Information contained in this publication is intended for informational purposes only and does not constitute legal advice or opinion, nor is it a substitute for the professional judgment of an attorney.
Over the past year, employers have had to grapple with seismic social, cultural, and political developments impacting profoundly how they do business. From a worldwide pandemic severely affecting global communities, markets and workplaces, to the murder of George Floyd catapulting racial and social justice issues to international prominence, to a tumultuous presidential election and its resulting fallout, to the brutal attacks on the Asian American and Pacific Islander (AAPI) community, there has been a fundamental shift in how employers interact with the world around them and manage their ever-changing workforces.
How a company responds – or fails to respond – to social justice and political issues can impact employee morale, consumer satisfaction, community perception, a company’s relationships with its investors and its financial health. And while employees have always brought their experiences and influences to work, increased polarization and a lightning-fast news cycle have seen businesses not only scrambling to adapt their policies and practices to respond to new realities, but also proactively making commitments to issues and causes important to their leadership, their employees, and the communities they serve.
In addition to concerns surrounding corporate responsibility and satisfying employees, consumers, and the public at large, employers find themselves having to respond to a wide range of on- and off-duty employee conduct, including:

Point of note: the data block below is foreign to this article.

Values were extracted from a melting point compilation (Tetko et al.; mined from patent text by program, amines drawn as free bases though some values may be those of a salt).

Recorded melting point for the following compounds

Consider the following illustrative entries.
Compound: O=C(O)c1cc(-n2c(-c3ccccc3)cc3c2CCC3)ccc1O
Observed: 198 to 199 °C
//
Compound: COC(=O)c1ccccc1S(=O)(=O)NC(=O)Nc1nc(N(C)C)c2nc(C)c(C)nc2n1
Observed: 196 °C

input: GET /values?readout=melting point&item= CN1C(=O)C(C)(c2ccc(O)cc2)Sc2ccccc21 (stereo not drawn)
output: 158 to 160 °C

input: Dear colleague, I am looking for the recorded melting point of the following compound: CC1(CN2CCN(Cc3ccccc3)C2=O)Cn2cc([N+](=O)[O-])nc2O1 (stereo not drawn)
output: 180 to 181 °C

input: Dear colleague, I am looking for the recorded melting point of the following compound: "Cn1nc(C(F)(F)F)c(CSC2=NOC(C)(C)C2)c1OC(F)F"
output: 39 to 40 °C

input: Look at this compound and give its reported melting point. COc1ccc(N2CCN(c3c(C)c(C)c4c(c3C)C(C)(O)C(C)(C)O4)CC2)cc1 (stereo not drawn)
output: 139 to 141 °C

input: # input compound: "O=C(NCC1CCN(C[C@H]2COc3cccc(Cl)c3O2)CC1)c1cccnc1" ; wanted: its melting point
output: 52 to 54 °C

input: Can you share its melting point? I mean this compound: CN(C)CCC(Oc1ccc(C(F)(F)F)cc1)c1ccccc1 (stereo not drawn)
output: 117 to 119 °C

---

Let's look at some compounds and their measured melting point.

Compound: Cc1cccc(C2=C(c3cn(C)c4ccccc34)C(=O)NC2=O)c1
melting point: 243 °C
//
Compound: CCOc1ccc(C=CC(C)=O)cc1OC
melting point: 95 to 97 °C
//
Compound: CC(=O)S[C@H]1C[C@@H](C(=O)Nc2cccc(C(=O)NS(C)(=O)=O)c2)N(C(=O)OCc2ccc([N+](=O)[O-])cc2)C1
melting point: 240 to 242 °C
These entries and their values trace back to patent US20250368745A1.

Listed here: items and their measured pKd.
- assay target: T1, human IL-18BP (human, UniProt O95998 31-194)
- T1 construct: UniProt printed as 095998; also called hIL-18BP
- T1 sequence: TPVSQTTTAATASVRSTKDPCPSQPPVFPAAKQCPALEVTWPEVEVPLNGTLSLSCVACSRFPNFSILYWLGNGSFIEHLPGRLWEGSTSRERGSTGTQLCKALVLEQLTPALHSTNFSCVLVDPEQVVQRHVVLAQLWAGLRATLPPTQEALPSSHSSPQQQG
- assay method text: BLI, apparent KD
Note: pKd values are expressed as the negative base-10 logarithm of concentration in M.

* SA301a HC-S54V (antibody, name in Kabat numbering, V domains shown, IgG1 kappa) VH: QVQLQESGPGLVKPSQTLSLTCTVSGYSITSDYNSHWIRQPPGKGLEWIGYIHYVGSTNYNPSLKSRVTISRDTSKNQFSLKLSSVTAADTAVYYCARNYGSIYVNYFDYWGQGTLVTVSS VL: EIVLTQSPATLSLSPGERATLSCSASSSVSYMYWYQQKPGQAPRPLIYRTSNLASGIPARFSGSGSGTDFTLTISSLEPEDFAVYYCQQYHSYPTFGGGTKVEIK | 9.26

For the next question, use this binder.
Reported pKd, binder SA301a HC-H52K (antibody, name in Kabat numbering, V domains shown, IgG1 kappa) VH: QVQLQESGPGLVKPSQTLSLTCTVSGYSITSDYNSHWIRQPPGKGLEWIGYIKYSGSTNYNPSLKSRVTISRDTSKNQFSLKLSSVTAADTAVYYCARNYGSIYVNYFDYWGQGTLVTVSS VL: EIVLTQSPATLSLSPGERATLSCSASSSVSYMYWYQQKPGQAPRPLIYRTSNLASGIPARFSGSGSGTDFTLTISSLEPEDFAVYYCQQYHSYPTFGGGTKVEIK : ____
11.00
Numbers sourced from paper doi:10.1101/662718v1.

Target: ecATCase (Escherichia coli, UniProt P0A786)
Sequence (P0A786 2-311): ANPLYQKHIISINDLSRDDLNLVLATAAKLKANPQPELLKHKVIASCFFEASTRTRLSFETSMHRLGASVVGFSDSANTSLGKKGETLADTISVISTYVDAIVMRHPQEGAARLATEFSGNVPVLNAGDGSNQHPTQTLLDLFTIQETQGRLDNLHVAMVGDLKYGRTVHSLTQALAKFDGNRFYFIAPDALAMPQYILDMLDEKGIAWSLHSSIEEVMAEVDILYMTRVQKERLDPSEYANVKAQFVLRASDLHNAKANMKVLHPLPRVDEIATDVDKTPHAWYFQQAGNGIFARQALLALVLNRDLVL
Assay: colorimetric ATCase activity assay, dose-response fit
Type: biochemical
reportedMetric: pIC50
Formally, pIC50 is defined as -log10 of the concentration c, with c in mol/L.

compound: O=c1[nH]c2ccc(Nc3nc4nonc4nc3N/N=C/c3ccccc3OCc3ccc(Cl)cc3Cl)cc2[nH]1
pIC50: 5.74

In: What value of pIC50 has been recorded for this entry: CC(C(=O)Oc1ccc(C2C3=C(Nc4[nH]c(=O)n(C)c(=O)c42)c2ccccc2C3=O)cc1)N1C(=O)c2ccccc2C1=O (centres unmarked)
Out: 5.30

- Social media activity;
- Attendance at protests and rallies;
- Messaging on clothing and masks;
- Workplace civility and safety; and
- Leaves and time off
While traversing these issues, employers need to navigate a patchwork of federal, state, and local employment laws, including but not limited to:
- Laws governing political activity and privacy;
- National Labor Relations Act (NLRA) obligations;
- State free speech protections;
- Americans with Disabilities Act (ADA) and Family Medical Leave Act (FMLA) requirements; and
- Federal and state occupational safety and health obligations.
Amid this backdrop, there are a number of steps employers can take to prepare their workplaces for the effect of social and political issues and respond to developments as they occur, including:
- Implicit bias and other diversity training;
- Employee Resource Groups/Business Resource Groups/affinity groups; and
- Developing internal and external company messaging and other responses.
This paper reviews the relevant legal backdrop and aims to offer practical guidance for employers as they navigate these sensitive and pressing issues.
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